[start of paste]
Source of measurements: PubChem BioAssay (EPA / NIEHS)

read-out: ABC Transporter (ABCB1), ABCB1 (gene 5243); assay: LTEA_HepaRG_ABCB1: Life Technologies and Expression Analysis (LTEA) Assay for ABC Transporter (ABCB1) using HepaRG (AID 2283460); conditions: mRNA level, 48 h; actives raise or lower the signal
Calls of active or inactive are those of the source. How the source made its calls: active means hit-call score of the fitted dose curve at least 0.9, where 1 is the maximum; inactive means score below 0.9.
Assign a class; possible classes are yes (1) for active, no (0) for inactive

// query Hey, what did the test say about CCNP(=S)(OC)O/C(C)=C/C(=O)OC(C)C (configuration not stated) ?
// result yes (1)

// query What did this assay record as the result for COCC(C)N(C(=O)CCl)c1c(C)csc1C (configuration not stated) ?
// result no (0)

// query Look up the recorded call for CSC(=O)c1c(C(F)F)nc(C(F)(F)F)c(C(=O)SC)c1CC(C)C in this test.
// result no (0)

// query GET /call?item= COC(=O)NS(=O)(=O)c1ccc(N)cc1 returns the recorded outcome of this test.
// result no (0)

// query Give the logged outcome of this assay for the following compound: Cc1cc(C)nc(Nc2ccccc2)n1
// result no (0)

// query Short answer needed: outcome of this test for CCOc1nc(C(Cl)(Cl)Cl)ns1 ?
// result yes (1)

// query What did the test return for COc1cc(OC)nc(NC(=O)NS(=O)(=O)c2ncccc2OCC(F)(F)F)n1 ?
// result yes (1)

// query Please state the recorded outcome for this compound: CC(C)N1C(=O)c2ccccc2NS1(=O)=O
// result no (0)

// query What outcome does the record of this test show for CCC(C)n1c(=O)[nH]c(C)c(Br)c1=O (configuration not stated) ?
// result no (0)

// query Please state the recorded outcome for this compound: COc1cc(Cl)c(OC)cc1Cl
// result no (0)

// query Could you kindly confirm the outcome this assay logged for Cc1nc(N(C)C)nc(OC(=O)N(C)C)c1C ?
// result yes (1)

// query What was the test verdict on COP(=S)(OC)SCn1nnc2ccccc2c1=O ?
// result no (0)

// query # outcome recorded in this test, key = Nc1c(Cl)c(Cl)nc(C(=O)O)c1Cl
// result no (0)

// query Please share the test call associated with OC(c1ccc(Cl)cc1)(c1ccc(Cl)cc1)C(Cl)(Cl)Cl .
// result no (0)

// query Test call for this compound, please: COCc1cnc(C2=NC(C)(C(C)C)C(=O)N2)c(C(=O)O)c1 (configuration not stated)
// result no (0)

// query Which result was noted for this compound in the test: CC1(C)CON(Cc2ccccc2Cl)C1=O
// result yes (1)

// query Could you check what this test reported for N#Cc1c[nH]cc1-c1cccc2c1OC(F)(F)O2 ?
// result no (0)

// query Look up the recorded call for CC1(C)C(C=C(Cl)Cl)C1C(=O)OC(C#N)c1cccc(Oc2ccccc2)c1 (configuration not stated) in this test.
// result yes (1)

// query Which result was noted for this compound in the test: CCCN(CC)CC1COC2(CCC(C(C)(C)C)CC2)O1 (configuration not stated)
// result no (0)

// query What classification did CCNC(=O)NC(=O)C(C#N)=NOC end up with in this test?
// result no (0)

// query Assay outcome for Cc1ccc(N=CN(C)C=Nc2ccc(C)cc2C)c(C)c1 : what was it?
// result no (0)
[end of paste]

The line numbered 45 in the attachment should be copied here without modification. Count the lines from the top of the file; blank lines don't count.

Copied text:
// query Assay outcome for Cc1ccc(N=CN(C)C=Nc2ccc(C)cc2C)c(C)c1 : what was it?